23. 23. Floodlight DoS Test Method We created a Python script which is run on the mininet VM: •Kills running Floodlight instances •Runs Floodlight with correct configuration •Runs Cbench with an increasing number of switches (20-300) and a constant number of simulated MAC addresses (100000) •Sniffs the returning packets from the OFC •Calculates the average number of flow mods per second returned from the controller, per run •Saves the average fmods and the sniffed packets to a pickle file
  24. 24. Floodlight DoS Test Results • The blue line represents the normal mode, and the green line represents the load monitor mode. • Overall, especially when dealing with a large number of switches, the load monitor mode decreases the controller performance. • This is practically a DoS using the secure channel access, as Cbench simulates OpenFlow switches.
  25. 25. Part II – Create Specially Crafted Packets  In this part we demonstrate a way to coerce OpenVSwitch to send packet-ins to the OFC.  In this part we do not assume access to the Secure Channel – unlike Cbench in the previous part  The entire attack must be carried out entirely from the endpoint computers  We do this using a specially crafted packet that is sent from the computers and generates packet-in events in the switches.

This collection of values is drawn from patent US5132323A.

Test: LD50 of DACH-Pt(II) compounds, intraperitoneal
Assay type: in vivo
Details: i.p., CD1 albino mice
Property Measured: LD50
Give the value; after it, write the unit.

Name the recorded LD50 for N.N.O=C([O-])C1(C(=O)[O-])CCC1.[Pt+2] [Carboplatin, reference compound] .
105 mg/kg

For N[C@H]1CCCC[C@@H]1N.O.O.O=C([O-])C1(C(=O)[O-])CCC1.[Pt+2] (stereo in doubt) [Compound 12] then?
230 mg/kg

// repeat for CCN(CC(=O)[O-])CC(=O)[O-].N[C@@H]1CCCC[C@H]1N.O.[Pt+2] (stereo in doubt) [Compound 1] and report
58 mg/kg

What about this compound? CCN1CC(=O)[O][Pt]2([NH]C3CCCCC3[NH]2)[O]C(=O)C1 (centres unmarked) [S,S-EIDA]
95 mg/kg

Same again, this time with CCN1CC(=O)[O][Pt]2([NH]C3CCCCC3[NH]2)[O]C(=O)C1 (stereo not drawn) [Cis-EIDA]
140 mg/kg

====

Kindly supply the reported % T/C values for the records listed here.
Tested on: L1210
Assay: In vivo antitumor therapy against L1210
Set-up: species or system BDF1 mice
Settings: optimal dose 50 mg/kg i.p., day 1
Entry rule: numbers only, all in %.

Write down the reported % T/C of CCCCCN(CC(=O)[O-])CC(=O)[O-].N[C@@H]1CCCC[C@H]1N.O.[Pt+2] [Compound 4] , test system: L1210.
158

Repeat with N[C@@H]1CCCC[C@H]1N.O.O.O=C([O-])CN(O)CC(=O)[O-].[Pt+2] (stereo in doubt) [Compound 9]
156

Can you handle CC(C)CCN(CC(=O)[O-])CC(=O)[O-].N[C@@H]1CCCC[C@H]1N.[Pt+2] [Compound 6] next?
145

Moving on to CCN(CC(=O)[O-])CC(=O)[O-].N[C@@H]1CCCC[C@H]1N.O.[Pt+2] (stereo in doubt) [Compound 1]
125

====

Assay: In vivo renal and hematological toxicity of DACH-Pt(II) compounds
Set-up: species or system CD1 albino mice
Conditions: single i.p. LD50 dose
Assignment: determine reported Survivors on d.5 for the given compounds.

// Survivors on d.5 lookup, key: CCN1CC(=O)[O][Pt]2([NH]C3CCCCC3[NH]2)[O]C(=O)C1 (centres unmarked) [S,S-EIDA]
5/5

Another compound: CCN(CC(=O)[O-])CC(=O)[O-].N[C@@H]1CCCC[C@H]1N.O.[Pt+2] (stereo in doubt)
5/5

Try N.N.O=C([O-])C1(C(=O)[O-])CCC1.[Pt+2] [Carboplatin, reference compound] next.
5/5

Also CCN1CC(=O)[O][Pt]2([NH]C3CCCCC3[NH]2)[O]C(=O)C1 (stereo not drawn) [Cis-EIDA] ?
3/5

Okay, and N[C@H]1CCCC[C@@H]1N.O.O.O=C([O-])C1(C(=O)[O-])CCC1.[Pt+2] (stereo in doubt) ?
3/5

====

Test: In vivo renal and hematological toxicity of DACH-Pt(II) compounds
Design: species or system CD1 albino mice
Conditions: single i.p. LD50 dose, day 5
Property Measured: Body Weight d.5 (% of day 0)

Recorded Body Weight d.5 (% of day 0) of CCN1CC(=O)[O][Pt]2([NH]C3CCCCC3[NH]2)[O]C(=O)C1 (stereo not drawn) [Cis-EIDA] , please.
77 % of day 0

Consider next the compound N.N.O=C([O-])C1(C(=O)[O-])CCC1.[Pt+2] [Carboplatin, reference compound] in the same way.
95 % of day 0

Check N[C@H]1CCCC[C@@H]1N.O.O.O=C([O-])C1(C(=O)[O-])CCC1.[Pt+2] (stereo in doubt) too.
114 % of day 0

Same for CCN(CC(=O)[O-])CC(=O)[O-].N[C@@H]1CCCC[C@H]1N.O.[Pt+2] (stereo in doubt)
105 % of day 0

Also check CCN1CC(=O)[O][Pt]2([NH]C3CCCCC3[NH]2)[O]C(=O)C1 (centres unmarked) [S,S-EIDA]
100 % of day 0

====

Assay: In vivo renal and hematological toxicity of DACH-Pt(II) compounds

26. 26. Part II - Test Method • The specially-crafted packets that we sent from the mininet hosts are ARP packets with random source MACs: Ethernet Header Arp header Src MAC = random MAC Dst Mac = FF:FF:FF:FF:FF:FF (broadcast) Type = ARP Request   Src MAC = random MAC (same as in ETH header) Dst MAC = FF:FF:FF:FF:FF:FF (Broadcast) Src IP = Another host IP Dst IP = Another host IP (same as Src IP) • Each host Repeatedly sent this packet to all other hosts that participate in the DDoS attack, each time with a different source MAC • We found that when OpenVSwitch observes a packet from a previously unseen source MAC it sends a packet-in to the Controller and waits for a flow mod to be installed
  27. 27. Part II – Additional Results • We wanted to also test the network performance during the attack. • During the attack: • We ran two hosts that did not participate in the DDoS for performance evaluation on the end-user • We used the iperf utility, which calculates network throughput, in a pre- defined interval to evaluate network performace • We have examined this attack with varying number of “malicious” hosts and with varying number of OpenFlow Switches, and measured the network throughput in each case